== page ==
ALBUM: Pinky Pinky – ‘Turkey Dinner’

Giving up her music studies, Anastasia Sanchez replaced her violin with a drum kit, favouring the creative energy of DIY indie rock over the mentally-exhausting paragon of classical music virtue. Joining guitarist Isabelle Fields and bassist Eva Chambers, the Los Angeles trio pulled together their influences – from the Sex Pistols to Jeannie Piersol – and evolved into the monstrous Pinky Pinky.

Taking their namesake from a South African urban legend that terrified an entire generation of schoolgirls, Pinky Pinky’s early iterations were punk, then psychedelia, then blues, before the band realised that they needn’t focus on one genre. Following two extended plays – the self-titled Pinky Pinky EP and most recently Hot Tears, their debut album – Turkey Dinner is a an oddball mishmash of ’60s psych, surf-rock, and unpretentious observations.

Biting down gently on lips, opening track ‘My Friend Sean’ fantasises about the hottest boy is school: “Those pattern jeans, his ass busts through the seams!”. All the girls and boys want Sean. Next, Pinky Pinky take us through downtown LA in their ‘Mystery Sedan’ – ’60s garage pop blasting from the tapedeck – , whilst ‘Floorboards’ leads into ‘Lady Dancer’; two tracks that form two halves, with Anastasia displaying shades of Heart’s Ann Wilson and Kate Bush in her shrill vocal delivery during the first half, and Fiona Apple in the second. Both tracks have an infectious raw energy, and Isabelle’s closing guitar solo will leave you with a crick in your neck!

Four tracks into Turkey Dinner and the fresh-out-of-high-school Pinky Pinky have wasted no time in establishing their own style; foot-tapping rock and roll rooted in classic psychedelia, but bolstered by authentic perspectives on everything from passion to distress. The slower paced harmonies of ‘Applecheeks’ is followed by the surfy SoCal acoustic guitar and tropical drum patterns of ‘Do Me Dirty (Charlie)’.

This album provokes so many emotions, but it is the combination of Eva’s solid rock and roll basslines, paired with Anastasia’s vocal honesty in ‘Mr. Sunday’ that left me melancholic – “Can’t seem to feel what he’s done to me. I’m numb from pain ‘cause he don’t love me.”

The acoustic summer sounds of ‘All The Birds’ are contrasted by the echoing guitar tones, spirited drum beats, and themes of unrequited love in ‘If It Didn’t Hurt’, whilst ‘Sticking Around’ also tackles a similar theme of a doomed relationship, and finally, closing track, ‘Loose Change’, closes the band’s first full-length effort with a combination of keys, horns, and Eva’s irresistible bass guitar.

With every single one of the thirteen tracks on Turkey Dinner, Pinky Pinky have crafted a live-sounding album that is not only this year’s head-bobbing soundtrack to the summer, but an honest example of compelling songwriting and storytelling.

Turkey Dinner is out 14th June via Innovative Leisure. Pre-order here.

 

Ken Wynne
@Ken_Wynne

ALBUM: Barrie – ‘Happy To Be Here’

It’s sort of like waking up from a deep sleep, scattered with dreams, when the first lilts of album opener ‘Darjeeling’ hit you. Barrie Lindsay’s voice, oozing with harmony, doesn’t do much to dispel the slightly woozy feeling that permeates through Happy to Be Here, the debut album from her and the semi-eponymously named fivepiece Barrie. By the time you hear the feet on the stairs of its middle eight (reflecting lyrics of the same phrase), you know you’re in for an imagist ride of many colours, albeit one that’s still meticulously plotted out.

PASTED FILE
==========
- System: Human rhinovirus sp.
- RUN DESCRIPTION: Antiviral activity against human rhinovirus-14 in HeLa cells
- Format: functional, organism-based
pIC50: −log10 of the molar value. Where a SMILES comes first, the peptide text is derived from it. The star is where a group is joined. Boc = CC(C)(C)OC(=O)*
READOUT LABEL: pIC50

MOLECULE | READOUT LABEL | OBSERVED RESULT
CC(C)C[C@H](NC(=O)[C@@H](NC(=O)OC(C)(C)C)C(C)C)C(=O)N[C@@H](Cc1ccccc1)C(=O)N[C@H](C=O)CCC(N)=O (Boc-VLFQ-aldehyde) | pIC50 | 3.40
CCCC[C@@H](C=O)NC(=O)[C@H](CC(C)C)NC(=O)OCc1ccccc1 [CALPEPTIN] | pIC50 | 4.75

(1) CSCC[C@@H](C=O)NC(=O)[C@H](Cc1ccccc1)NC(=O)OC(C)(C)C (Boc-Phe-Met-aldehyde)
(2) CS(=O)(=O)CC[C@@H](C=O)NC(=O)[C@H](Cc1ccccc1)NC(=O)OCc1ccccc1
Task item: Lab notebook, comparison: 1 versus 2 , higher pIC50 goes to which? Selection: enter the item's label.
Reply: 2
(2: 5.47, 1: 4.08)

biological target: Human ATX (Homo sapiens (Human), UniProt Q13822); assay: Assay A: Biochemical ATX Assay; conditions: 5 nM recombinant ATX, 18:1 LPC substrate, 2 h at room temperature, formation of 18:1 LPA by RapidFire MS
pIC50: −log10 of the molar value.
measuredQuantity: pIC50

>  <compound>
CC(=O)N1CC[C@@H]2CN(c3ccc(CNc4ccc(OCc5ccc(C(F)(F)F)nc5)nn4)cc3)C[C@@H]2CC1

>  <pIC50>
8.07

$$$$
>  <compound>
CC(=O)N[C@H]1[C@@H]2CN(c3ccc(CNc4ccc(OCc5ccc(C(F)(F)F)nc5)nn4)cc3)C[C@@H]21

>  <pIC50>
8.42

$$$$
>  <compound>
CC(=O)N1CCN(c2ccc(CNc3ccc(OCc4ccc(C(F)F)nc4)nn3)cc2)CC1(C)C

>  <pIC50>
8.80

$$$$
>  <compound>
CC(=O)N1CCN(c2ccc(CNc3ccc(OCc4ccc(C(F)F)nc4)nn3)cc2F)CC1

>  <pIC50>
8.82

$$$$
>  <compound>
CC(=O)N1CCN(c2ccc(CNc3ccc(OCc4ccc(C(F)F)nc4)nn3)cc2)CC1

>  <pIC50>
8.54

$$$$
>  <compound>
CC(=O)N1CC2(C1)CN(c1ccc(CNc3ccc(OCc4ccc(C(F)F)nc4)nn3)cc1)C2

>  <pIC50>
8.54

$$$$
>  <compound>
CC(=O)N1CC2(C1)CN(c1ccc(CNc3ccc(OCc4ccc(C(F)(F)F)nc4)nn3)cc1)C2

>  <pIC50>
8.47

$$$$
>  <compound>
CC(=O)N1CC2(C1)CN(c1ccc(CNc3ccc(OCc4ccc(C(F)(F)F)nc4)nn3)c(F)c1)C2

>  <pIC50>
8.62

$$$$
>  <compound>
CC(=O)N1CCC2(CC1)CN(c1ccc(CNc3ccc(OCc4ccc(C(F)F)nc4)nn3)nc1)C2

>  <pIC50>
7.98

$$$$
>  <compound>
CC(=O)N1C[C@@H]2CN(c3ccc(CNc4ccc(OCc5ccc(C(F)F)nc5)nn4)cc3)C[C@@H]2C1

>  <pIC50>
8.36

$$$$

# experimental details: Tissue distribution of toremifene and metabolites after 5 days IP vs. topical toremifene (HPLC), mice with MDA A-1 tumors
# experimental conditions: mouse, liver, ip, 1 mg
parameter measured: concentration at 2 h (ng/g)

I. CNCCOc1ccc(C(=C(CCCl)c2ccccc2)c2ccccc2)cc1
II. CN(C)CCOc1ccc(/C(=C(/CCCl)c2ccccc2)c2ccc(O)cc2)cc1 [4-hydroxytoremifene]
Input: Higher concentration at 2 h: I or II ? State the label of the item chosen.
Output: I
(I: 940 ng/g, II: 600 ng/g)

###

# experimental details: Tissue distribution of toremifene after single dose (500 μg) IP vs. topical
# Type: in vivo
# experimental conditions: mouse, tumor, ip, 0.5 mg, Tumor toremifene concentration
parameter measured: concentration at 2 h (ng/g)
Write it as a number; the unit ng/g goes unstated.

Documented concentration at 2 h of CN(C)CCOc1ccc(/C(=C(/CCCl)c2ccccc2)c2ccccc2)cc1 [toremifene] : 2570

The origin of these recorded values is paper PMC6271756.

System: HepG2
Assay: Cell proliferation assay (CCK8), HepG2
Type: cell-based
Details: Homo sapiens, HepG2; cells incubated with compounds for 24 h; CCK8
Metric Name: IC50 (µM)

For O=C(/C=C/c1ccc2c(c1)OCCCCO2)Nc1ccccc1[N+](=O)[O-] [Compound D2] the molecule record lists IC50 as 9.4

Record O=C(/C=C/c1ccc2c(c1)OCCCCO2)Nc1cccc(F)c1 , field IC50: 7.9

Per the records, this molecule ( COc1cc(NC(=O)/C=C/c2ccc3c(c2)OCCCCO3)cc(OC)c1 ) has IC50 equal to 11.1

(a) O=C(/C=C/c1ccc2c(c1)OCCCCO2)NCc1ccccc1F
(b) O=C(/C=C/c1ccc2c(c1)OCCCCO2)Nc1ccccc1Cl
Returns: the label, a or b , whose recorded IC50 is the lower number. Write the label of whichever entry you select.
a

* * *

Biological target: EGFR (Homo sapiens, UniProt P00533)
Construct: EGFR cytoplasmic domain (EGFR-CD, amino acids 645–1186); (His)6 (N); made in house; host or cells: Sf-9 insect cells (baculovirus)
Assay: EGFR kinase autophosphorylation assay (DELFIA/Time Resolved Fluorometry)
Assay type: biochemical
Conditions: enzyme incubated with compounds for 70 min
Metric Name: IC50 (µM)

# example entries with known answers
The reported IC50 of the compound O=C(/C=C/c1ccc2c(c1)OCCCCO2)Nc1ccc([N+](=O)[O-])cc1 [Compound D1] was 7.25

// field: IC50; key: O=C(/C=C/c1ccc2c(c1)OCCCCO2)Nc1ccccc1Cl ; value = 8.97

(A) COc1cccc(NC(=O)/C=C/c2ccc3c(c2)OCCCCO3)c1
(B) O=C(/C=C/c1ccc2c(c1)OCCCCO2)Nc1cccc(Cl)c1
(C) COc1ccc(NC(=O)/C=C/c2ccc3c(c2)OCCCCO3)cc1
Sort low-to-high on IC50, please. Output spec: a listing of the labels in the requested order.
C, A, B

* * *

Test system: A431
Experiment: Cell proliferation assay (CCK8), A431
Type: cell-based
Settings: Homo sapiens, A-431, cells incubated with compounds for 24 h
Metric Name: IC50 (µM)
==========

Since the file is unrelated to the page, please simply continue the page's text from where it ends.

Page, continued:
If dream pop is your bag, it’s here in spades. The ’90s video game ether of ‘Dark Tropical’ and its synthy hook; the atmosphere builder of the full fat electronic keys in ‘Saturated’; ‘Teenager’ with its horn-like synth blobs.

That being said, the band are a mixed-up bunch and underneath the sparkle, there’s something slightly more frenetic. Drummer Dominic Apa also plays with Brit electronic rock act, Is Tropical, whilst multi-instrumentalists Spurge Carter and Noah Prebish are DJs who originally bonded over a shared love of house. Sabine Holler, meanwhile, is a German performance artist that the band recruited via a dating app. And somehow, all of this is audible in the mishmash wall-of-sound that typifies the likes of ‘Habits’, with its high-life guitar and post-punk bass, and ‘Chinatown’, with its classic pop-meets-chillwave and delightfully stringy guitar solo. ‘Geology’, meanwhile, crosses genre and decades as its summery West Coast ’60s soul guitar verses flow into ’90s dance-pop choruses.

The standout though is lead-single ‘Clovers’. It, too, shares the mammoth thump in its choruses, as its synths build, blare and bloop all over Barrie’s vocals, extending that middle syllable of the song’s title for what feels like aeons. But here, it’s the contrast with the verses that really make the bombast worth it. Simple, almost childlike lyrics backed by single note piano melodies that stop just as the song explodes back into life. Its harmonised vocal acapella closing is perfect too – syrupy and satisfying.

Shout-outs to album closers too: penultimate track ‘Casino Run’, which evokes synthwavers College (of ‘Real Hero’ from the Drive soundtrack), and finale ‘Hutch’, which is about as close to straightforward pop as the LP gets, piano-led with Barrie’s honeyed voice poured over the top.

The press that came with the album describes it as “snapshots of the band coming together”, and that “inclusivity and friendship is at the heart of Barrie”. Given the disparate nature of how the five individuals came together, and then managed to make it work so well, the latter must certainly be true. It’s the former that sticks with you, though, after the album has finished. The sense of being young, in a squad, kicking around a town. And that’s especially true when you find out that many of these songs were written as part of Barrie Lindsay’s initial career as a solo artist. When it comes to the debut she’s just released, you can take it that her bandmates are indeed happy to be here.

Happy To Be Here, the debut album from Barrie, is out now via Winspear.

John McGovern
@etinsuburbiaego